The Associated Press
Marshall University President Stephen Kopp says he regrets the overnight transfers of revenue from department accounts into a central holding account but insists that school administrators get a handle on where resources are being spent.
The Herald-Dispatch (http://bit.ly/YxdtMX) reports that Kopp apologized Wednesday for the removal of nearly all funds from department accounts last week — a move criticized by faculty members who say they weren’t notified until after the fact.
Professor Dallas Brozik said the College of Business has taken a vote of no confidence against Kopp and Provost Gayle Ormiston.
The Board of Governors on Thursday tabled Kopp’s proposal to overhaul the school’s budget policies.
The Faculty Senate scheduled an emergency meeting for Friday to discuss the proposal and to discuss the business school’s no confidence vote. If the Faculty Senate chooses to hold a similar referendum, a vote could occur next week.
A vote of no confidence is non-binding, but professor Pamela Mulder said it has symbolic power.
“It’s a step we are taking because we need to make some very strong statements at this point,” she said. “We don’t mind having leadership, but we need leadership we can trust and trusts us.”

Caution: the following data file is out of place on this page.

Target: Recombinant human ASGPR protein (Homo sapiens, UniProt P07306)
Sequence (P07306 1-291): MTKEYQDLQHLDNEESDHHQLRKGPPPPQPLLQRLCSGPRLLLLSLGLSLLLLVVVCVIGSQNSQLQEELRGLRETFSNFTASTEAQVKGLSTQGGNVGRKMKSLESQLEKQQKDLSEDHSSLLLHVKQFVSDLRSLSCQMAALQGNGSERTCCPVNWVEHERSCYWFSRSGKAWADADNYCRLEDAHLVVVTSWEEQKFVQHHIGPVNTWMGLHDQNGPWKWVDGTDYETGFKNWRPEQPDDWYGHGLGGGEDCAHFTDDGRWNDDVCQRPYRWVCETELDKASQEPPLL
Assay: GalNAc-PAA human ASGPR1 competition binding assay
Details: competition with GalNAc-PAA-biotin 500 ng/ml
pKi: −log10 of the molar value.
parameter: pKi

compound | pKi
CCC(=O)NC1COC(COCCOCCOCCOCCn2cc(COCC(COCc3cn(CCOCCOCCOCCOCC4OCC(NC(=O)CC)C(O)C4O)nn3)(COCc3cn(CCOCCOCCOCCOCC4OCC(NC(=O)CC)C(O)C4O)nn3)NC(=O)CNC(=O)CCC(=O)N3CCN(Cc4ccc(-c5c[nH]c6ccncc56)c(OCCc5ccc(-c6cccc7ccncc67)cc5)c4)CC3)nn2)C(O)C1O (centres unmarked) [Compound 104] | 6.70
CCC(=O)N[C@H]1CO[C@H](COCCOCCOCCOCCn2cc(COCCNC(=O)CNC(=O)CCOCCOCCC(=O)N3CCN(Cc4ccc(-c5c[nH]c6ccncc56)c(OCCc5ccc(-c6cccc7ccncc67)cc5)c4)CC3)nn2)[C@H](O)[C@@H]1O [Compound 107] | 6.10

Kopp contends Marshall’s current model is not suitable for an institution of its size, especially when it’s facing a $5 million cut in state funding.
He told The Herald-Dispatch editorial board that a new centralized budgeting model would allow for better fiscal management, simplified fees for students and the creation of a faculty and staff compensation pool.
Failure to act, he said, could eventually lead to an operating deficit.
During the overnight hours of April 15-16, nearly all the funds in the departmental accounts were swept into a central holding account so the administration and chief financial officer could analyze revenues and expenses. Kopp informed employees through an email, which he now says he won’t try to defend.
“In retrospect, it was not the right approach and I regret that,” he said. “People were insulted with the technique. ... It was culturally insensitive to our university community.”
Kopp said the money is still accessible to the departments.
“We just want to know what you are spending it on,” he said.
But Mulder calls it “an enormous kind of change, which really deserves transparent discussion and communication among all parties.”
“It may turn out that it is best for the university to do exactly what they are talking about, but I don’t think so,” she said. “They haven’t told us how it will be better.”